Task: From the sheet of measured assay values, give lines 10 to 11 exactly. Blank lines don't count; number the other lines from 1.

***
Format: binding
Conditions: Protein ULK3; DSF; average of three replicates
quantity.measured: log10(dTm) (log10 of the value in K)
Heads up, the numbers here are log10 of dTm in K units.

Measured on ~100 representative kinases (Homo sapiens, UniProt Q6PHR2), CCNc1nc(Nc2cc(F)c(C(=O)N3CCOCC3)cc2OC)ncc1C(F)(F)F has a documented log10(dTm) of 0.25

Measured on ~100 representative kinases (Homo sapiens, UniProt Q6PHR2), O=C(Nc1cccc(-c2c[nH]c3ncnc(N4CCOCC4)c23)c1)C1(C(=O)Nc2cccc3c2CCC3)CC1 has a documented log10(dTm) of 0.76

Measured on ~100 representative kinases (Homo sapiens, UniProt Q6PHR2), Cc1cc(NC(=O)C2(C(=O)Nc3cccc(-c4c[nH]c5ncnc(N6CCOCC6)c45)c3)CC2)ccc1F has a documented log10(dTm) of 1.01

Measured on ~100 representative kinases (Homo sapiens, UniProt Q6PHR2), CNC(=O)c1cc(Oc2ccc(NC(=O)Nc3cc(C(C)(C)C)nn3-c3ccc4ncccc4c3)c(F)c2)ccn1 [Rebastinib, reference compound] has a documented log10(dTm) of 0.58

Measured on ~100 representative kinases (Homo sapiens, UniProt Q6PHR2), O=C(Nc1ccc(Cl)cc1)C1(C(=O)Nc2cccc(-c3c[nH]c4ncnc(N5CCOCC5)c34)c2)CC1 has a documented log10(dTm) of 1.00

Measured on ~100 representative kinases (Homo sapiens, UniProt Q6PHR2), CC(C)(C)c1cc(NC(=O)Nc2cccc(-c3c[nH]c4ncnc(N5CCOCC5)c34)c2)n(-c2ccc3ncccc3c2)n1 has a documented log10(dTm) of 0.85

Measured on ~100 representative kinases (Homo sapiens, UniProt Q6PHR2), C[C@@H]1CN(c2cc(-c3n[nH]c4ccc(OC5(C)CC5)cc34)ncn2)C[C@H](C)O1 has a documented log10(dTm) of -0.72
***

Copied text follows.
Measured on ~100 representative kinases (Homo sapiens, UniProt Q6PHR2), CC(C)(C)c1cc(NC(=O)Nc2cccc(-c3c[nH]c4ncnc(N5CCOCC5)c34)c2)n(-c2ccc3ncccc3c2)n1 has a documented log10(dTm) of 0.85

Measured on ~100 representative kinases (Homo sapiens, UniProt Q6PHR2), C[C@@H]1CN(c2cc(-c3n[nH]c4ccc(OC5(C)CC5)cc34)ncn2)C[C@H](C)O1 has a documented log10(dTm) of -0.72